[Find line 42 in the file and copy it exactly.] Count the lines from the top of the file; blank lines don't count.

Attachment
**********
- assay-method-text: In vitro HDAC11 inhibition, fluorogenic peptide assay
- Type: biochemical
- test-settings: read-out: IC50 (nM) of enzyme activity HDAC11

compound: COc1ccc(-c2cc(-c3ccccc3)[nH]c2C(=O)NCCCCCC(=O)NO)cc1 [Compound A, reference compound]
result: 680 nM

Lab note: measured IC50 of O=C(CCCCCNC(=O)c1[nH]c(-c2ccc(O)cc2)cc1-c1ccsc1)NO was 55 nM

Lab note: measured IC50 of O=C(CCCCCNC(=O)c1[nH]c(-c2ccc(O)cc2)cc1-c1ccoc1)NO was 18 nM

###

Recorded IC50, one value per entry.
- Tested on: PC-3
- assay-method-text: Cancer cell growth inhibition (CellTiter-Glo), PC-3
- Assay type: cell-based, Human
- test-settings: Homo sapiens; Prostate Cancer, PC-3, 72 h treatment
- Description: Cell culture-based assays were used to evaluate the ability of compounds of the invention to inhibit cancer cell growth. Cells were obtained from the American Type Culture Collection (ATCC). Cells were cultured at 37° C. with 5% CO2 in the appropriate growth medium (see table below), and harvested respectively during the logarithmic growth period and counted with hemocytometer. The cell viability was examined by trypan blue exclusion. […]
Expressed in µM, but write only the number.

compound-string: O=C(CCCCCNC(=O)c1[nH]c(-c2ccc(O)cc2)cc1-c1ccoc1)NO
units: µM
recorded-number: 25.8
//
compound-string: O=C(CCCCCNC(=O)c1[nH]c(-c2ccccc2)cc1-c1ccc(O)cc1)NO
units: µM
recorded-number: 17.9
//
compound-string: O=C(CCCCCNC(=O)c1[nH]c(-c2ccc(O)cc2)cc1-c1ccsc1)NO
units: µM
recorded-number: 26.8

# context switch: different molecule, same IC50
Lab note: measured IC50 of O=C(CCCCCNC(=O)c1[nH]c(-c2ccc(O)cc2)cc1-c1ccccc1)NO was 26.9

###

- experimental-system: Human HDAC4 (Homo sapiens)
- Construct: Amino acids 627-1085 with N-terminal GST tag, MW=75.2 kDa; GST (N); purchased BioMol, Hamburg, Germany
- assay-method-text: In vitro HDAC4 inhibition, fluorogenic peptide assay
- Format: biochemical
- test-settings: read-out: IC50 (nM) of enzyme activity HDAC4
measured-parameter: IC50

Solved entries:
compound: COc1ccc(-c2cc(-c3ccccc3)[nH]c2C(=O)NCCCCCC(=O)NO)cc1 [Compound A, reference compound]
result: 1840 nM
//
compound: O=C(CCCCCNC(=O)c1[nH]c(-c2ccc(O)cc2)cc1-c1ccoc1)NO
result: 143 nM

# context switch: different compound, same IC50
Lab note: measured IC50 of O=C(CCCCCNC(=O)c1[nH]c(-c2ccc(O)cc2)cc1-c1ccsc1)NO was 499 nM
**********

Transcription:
# context switch: different compound, same IC50